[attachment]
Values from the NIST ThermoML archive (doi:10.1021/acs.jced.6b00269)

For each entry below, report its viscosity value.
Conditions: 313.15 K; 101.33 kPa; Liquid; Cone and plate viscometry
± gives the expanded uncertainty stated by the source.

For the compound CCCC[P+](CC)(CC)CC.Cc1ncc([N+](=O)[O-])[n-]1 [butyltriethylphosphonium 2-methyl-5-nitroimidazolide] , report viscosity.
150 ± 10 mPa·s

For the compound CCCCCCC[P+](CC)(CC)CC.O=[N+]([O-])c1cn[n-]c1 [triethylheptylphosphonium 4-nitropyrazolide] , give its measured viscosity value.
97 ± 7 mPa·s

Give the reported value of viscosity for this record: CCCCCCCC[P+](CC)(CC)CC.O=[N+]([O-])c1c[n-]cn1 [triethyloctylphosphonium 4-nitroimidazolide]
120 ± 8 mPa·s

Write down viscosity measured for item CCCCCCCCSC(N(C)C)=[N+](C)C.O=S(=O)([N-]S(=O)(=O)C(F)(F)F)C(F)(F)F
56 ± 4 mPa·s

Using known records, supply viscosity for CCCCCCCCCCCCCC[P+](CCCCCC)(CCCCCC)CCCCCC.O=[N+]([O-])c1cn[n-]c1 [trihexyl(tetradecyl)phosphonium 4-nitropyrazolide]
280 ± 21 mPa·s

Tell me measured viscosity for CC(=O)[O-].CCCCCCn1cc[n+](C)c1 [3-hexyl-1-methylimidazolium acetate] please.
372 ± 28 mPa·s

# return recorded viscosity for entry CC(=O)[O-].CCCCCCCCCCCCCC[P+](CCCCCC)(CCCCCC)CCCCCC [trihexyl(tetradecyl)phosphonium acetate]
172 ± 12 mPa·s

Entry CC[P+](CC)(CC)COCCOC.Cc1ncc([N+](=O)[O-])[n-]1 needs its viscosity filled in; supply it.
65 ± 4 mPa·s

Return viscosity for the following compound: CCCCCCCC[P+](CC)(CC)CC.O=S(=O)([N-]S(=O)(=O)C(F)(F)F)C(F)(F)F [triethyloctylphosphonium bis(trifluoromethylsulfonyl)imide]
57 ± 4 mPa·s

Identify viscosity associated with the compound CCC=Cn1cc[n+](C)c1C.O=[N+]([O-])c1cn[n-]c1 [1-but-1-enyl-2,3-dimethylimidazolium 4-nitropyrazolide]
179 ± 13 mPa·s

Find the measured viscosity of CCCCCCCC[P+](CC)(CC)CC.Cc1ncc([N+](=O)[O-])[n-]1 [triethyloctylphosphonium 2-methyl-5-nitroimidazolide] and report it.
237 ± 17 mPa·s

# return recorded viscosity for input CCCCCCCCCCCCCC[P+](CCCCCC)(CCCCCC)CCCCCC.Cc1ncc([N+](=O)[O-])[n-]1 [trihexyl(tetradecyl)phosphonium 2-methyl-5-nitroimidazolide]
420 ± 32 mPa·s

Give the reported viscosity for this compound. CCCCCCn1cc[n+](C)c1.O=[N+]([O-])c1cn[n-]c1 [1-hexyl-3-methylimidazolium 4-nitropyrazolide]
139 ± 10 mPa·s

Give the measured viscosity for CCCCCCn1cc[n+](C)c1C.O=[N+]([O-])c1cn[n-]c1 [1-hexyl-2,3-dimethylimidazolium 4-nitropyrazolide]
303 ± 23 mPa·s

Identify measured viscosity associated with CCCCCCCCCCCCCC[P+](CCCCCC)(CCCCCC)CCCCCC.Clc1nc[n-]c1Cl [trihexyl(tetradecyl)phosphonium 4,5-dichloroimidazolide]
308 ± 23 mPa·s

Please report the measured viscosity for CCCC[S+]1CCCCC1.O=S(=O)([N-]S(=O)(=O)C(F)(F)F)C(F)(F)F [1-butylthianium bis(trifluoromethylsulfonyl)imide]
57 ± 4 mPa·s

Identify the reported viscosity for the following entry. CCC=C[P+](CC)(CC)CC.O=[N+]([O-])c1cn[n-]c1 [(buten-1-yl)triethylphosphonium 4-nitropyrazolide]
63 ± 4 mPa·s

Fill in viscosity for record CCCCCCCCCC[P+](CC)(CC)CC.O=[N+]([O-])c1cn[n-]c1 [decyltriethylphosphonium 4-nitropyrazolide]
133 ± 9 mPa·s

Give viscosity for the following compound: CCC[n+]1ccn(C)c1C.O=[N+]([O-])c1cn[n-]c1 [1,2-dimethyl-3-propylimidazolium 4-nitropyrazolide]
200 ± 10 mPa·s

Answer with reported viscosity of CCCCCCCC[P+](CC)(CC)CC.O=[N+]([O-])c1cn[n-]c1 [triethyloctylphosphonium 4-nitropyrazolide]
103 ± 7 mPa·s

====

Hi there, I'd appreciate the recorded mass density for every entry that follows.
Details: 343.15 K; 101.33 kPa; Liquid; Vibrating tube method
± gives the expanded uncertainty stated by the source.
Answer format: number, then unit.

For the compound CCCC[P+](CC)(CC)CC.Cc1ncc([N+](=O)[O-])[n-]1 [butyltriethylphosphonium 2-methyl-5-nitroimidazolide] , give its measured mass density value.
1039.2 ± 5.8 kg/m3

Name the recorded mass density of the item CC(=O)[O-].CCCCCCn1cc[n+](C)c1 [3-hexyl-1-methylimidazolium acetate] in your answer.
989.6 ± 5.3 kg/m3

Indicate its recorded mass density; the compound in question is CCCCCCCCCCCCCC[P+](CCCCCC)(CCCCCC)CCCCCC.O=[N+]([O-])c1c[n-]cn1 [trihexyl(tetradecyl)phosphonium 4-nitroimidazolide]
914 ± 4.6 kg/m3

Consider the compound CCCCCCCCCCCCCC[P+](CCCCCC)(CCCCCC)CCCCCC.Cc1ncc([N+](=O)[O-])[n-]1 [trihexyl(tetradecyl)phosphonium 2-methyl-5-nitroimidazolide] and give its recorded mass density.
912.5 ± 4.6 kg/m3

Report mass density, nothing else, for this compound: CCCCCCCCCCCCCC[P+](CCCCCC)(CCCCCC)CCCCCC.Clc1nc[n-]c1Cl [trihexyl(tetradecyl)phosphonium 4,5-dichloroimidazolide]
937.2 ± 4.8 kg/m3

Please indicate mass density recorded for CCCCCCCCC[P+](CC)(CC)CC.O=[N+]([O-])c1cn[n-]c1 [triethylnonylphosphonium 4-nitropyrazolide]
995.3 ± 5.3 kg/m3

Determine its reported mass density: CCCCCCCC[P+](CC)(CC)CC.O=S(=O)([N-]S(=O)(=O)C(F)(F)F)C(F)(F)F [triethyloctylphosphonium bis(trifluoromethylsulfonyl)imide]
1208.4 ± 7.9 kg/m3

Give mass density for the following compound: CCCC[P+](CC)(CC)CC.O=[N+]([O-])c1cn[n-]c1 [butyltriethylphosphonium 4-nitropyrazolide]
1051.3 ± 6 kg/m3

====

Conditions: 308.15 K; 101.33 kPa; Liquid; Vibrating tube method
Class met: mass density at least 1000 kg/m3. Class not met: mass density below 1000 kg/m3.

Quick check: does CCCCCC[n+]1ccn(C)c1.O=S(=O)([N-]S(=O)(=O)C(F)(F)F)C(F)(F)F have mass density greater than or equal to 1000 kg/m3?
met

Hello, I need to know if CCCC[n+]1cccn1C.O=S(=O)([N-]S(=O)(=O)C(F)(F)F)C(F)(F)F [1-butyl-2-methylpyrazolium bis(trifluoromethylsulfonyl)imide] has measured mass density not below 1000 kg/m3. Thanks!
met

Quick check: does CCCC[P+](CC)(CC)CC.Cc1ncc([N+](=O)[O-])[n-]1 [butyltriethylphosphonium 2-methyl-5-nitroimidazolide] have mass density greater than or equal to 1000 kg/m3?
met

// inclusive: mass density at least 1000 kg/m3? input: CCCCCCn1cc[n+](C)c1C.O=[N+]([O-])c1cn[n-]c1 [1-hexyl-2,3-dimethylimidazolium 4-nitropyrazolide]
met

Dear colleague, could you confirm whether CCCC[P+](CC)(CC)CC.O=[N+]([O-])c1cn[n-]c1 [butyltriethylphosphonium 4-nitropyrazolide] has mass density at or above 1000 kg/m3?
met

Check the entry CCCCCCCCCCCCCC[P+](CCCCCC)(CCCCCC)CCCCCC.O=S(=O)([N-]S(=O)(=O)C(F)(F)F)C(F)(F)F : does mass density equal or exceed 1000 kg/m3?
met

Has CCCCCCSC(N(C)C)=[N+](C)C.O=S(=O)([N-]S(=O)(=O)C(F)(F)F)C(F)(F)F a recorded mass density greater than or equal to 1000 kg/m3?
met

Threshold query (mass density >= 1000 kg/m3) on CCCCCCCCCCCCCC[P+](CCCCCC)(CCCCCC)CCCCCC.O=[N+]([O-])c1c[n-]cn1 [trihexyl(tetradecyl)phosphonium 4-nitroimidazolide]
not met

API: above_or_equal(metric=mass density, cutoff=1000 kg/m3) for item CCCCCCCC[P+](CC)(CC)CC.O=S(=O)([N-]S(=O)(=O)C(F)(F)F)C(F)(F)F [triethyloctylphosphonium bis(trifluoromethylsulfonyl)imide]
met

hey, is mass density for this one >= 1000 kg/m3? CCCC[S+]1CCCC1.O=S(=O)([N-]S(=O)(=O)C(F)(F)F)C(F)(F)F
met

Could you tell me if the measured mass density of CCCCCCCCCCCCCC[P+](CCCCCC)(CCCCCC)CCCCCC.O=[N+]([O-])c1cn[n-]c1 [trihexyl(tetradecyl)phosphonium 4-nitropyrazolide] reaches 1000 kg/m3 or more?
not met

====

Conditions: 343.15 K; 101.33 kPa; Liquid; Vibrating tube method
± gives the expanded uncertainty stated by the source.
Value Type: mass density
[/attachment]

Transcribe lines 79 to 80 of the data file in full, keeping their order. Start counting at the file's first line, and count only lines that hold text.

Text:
Check the entry CCCCCCCCCCCCCC[P+](CCCCCC)(CCCCCC)CCCCCC.O=S(=O)([N-]S(=O)(=O)C(F)(F)F)C(F)(F)F : does mass density equal or exceed 1000 kg/m3?
met